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  • ca salt m de moltó
  • de Kreuzungsbauwerk n; Überwerfungsbauwerk n
  • es salto m de carnero; cruce m inferior
  • eu maila desberdineko gurutzaketa
  • fr saut-de-mouton m
  • gl cruzamento m a distinto nivel
  • it salto m del montone
  • pt cruzamento m a diferentes níveis



A flower, sometimes known as a bloom or blossom, is the reproductive structure found in flowering plants (plants of the division Angiospermae). Flowers produce gametophytes, which in flowering plants consist of a few haploid cells which produce gametes. The "male" gametophyte, which produces non-motile sperm, is enclosed within pollen grains; the "female" gametophyte is contained within the ovule. When pollen from the anther of a flower is deposited on the stigma, this is called pollination. Some flowers may self-pollinate, producing seed using pollen from the same flower or a different flower of the same plant, but others have mechanisms to prevent self-pollination and rely on cross-pollination, when pollen is transferred from the anther of one flower to the stigma of another flower on a different individual of the same species.
Self-pollination happens in flowers where the stamen and carpel mature at the same time, and are positioned so that the pollen can land on the flower's stigma. This pollination does not require an investment from the plant to provide nectar and pollen as food for pollinators.[1]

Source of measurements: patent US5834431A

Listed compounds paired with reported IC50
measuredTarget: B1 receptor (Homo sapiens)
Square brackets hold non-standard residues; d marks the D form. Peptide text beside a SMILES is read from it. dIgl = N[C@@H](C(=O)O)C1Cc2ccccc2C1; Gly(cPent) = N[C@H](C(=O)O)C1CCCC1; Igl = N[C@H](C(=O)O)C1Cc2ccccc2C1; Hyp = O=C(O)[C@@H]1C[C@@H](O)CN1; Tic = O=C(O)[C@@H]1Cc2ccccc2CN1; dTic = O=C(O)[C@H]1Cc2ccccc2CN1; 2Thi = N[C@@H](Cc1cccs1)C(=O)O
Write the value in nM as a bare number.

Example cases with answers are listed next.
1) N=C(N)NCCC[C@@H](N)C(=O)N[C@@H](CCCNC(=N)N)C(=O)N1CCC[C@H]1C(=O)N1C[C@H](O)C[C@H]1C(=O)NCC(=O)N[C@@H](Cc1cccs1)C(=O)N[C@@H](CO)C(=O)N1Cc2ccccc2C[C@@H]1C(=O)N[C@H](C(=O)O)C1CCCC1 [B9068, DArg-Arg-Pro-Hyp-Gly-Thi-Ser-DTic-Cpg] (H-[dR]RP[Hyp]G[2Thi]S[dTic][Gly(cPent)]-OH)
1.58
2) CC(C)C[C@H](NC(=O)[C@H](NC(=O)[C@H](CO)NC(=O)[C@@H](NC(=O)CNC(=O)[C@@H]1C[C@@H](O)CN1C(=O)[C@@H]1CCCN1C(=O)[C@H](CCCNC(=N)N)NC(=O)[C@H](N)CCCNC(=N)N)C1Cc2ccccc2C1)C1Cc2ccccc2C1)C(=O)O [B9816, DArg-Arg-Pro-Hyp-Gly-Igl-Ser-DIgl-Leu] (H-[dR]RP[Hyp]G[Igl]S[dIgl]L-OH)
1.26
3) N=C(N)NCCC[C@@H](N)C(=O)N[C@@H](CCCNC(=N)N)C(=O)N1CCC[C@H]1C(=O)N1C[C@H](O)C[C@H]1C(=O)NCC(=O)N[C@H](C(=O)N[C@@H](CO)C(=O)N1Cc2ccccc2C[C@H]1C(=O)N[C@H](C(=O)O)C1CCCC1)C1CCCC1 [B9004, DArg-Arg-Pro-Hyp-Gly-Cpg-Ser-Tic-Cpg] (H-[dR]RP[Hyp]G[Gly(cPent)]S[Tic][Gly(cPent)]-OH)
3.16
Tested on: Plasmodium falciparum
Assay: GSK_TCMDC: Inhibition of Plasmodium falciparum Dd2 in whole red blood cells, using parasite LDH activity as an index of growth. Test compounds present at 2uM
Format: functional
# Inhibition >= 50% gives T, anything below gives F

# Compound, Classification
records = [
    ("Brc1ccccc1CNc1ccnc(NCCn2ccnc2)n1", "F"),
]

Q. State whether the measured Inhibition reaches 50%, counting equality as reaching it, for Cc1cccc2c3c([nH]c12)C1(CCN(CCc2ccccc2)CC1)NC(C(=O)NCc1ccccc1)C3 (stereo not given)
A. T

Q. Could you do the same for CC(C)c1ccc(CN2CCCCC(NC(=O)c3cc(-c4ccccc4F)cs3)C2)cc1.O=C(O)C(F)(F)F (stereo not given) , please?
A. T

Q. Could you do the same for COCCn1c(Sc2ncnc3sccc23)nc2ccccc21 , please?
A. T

Some flowers produce diaspores without fertilization (parthenocarpy). Flowers contain sporangia and are the site where gametophytes develop.
Most flowering plants depend on animals, such as bees, moths, and butterflies, to transfer their pollen between different flowers, and have evolved to attract these pollinators by various strategies, including brightly colored, conspicuous petals, attractive scents, and the production of nectar, a food source for pollinators.[2] In this way, many flowering plants have co-evolved with pollinators be mutually dependent on services they provide to one another—in the plant's case, a means of reproduction; in the pollinator's case, a source of food.[3] After fertilization, the ovary of the flower develops into fruit containing seeds.
Flowers have long been appreciated by humans for their beauty and pleasant scents, and also hold cultural significance as religious, ritual, or symbolic objects, or sources of medicine and food.

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